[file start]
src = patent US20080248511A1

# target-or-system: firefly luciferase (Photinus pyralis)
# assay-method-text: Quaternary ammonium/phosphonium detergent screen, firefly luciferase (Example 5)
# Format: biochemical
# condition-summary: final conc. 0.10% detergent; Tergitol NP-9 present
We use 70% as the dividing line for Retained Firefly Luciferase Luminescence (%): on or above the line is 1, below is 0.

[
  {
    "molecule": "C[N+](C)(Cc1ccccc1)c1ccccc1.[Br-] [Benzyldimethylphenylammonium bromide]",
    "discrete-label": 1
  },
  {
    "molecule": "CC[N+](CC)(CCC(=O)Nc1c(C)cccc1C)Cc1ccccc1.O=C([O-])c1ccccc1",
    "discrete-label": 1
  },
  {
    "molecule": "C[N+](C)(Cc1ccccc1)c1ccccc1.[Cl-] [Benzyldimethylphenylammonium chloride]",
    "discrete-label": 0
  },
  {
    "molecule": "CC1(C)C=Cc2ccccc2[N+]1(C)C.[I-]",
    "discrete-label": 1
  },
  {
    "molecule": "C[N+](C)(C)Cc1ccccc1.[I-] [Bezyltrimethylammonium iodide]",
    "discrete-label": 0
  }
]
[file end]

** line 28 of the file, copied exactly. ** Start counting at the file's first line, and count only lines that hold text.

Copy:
]